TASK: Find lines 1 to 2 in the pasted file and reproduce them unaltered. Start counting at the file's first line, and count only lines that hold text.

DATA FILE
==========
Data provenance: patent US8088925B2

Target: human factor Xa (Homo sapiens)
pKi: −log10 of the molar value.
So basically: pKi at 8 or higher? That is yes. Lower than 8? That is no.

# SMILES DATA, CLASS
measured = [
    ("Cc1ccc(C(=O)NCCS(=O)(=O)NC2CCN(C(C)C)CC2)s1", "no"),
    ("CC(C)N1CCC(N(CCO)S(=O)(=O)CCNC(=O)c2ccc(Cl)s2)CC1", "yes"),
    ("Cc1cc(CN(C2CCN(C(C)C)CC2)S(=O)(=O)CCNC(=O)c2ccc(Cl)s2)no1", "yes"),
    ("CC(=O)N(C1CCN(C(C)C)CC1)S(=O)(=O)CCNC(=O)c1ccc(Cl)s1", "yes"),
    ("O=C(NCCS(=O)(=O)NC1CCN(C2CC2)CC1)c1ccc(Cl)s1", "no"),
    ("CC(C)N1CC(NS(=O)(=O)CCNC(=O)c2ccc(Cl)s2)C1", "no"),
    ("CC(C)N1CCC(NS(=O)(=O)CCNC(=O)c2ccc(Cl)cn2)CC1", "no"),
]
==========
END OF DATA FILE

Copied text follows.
Data provenance: patent US8088925B2

Target: human factor Xa (Homo sapiens)